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Noobie
09-05-2011, 05:38 PM
I see Shubb makes a capo specifically for the ukulele (http://www.elderly.com/accessories/items/UC9B.htm) now. Has anyone tried one? I'm concerned because I have heard that some capos won't work on the thin neck of the Honu ukes.

And before anyone suggests, I'd rather not tune up or transpose, thanks. :)

Rick Turner
09-05-2011, 07:22 PM
If anyone's got it figured out, it's Rick Shubb. He's sold over a million capos! And he's a great Bluegrass banjo player...and a good guy.

TCK
09-05-2011, 08:21 PM
Wow- A Shubb for a Uke...ordered. I love my guitar Capo

bazmaz
09-05-2011, 10:04 PM
I tried the Shubb and didn't like it. Simple reason? It's too heavy for such a light instrument, and made the neck feel unbalanced.

A shame, as i swear by Shubbs on guitar.

In did test one of these though http://customcapo.com/?page_id=7 which I thought was cool. So light you wouldn't know it was there. I reviewed it too - http://www.gotaukulele.com/2011/01/volcapo-ukulele-capo-review.html

raecarter
09-05-2011, 10:18 PM
I tried the Shubb and didn't like it. Simple reason? It's too heavy for such a light instrument, and made the neck feel unbalanced.

A shame, as i swear by Shubbs on guitar.

In did test one of these though http://customcapo.com/?page_id=7 which I thought was cool. So light you wouldn't know it was there. I reviewed it too - http://www.gotaukulele.com/2011/01/volcapo-ukulele-capo-review.html

I bought one of these I sing like them the button gets in the way and its awkward to put on I have to use it though on the kala as the neck is too thin for my mandolin capo

Lori
09-06-2011, 06:00 AM
I see Shubb makes a capo specifically for the ukulele (http://www.elderly.com/accessories/items/UC9B.htm) now. Has anyone tried one? I'm concerned because I have heard that some capos won't work on the thin neck of the Honu ukes.

And before anyone suggests, I'd rather not tune up or transpose, thanks. :)

I am hoping to buy a Shubb Uke Capo at the Wine Country Uke Fest. From what I hear, he worked closely with some ukulele consultants to develop it. My experience with Shubb guitar and banjo capos has been very positive. They have an excellent fit and finish, low profile, easy use and aren't showy. They really last a long time too.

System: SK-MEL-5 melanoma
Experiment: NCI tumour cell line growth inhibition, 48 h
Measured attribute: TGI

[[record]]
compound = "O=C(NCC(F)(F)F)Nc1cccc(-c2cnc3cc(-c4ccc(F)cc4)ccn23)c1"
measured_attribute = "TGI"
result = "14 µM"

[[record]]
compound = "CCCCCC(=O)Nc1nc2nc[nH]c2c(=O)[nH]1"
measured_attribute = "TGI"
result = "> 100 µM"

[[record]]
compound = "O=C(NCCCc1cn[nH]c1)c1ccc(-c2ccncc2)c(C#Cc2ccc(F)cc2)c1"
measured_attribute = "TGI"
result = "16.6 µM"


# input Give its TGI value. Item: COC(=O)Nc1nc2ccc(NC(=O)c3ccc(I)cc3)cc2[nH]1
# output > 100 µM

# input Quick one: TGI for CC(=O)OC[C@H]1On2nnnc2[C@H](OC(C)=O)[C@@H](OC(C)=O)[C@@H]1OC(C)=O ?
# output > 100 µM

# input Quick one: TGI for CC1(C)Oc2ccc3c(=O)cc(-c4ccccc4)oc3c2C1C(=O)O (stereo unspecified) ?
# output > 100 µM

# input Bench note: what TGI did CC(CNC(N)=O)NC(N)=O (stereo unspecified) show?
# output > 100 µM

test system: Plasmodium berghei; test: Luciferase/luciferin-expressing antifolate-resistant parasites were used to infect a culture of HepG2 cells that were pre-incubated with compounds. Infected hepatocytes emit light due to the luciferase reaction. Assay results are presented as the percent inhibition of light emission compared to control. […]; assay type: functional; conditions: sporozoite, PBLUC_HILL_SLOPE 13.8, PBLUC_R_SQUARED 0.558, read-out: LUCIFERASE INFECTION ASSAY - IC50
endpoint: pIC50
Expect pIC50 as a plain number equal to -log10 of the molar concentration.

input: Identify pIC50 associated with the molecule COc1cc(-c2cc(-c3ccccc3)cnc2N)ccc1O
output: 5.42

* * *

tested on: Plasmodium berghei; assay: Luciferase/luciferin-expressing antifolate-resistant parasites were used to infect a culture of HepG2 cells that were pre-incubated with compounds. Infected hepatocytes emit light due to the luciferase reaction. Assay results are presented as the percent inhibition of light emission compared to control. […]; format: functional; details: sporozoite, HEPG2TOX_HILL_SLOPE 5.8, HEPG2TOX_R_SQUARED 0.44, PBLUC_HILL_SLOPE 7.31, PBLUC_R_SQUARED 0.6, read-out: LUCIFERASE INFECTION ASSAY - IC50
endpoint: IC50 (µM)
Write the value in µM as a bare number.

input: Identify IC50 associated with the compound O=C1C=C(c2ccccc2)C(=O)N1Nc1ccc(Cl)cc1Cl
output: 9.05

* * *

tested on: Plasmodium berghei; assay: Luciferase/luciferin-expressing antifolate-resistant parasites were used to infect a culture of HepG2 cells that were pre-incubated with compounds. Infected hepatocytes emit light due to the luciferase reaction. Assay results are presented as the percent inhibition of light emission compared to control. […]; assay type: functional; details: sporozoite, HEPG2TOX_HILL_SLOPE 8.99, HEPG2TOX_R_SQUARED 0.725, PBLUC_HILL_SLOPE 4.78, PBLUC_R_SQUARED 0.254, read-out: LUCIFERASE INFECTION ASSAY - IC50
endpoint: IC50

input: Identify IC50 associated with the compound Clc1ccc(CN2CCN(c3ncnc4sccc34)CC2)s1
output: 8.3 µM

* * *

–Lori

Shubb
12-21-2011, 02:16 PM
Coming in mid January 2012:
SHUBB LITE capo for Ukulele. Less than half the weight of the original, and it'll come in five colors: silver, blue, violet, green and red.

Lori
12-21-2011, 03:12 PM
Coming in mid January 2012:
SHUBB LITE capo for Ukulele. Less than half the weight of the original, and it'll come in five colors: silver, blue, violet, green and red.

Welcome to UU. I can't wait to try your new lite uke capo. It will be difficult to choose the color. I like the blue and the green ones especially.

–Lori

mds725
12-21-2011, 03:33 PM
Coming in mid January 2012:
SHUBB LITE capo for Ukulele. Less than half the weight of the original, and it'll come in five colors: silver, blue, violet, green and red.

Timing is everything. I bought a few (radius and non-radius) Shubb ukulele capos recently (they're still in their original packaging!) but I like the idea of a lighter capo, given how heavy the capos seem to be and how light my ukuleles are to begin with. Maybe I could exchange mine for the lighter ones?

Shubb
12-23-2011, 06:13 AM
Timing is everything. I bought a few (radius and non-radius) Shubb ukulele capos recently (they're still in their original packaging!) but I like the idea of a lighter capo, given how heavy the capos seem to be and how light my ukuleles are to begin with. Maybe I could exchange mine for the lighter ones?

You can trade them in for the new Lite ones. Email me at shubb@shubb.com.

raecarter
12-23-2011, 07:14 AM
Coming in mid January 2012:
SHUBB LITE capo for Ukulele. Less than half the weight of the original, and it'll come in five colors: silver, blue, violet, green and red.

This is excellent news my mandolin Capone's is to large for the thin profile of my kala tenor

mds725
12-23-2011, 09:37 AM
You can trade them in for the new Lite ones. Email me at shubb@shubb.com.

Thank you. That's very generous. Email sent. Merry Christmas!

UkeKiddinMe
03-15-2013, 11:50 AM
I know this is an old thread. Anybody know if that capo is good for a baritone neck? [Kala]

From my guitar days, I had found that the Shubb capo was The Capo to use - as far as intonation goes.

connor013
03-15-2013, 12:06 PM
I know this is an old thread. Anybody know if that capo is good for a baritone neck? [Kala]

From my guitar days, I had found that the Shubb capo was The Capo to use - as far as intonation goes.

Mine works fine on my Pono MB. My guess is it would be fine for your Kala.

It's great, by the way. Easy to use, accurate, not too heavy. Well made and well designed.

TheOnlyUkeThatMatters
03-15-2013, 01:16 PM
Shubb uke capo is perfect for my Kala KA-B.

Dan Uke
03-15-2013, 01:28 PM
Shubb uke capo is perfect for my Kala KA-B.

Used on a Pono Bari as well and it works fine.

Ken Middleton
03-15-2013, 01:28 PM
From what I hear, he worked closely with some ukulele consultants to develop it.

I hear that the ukulele player who brought the idea to them and consulted with them on it never actually uses a capo.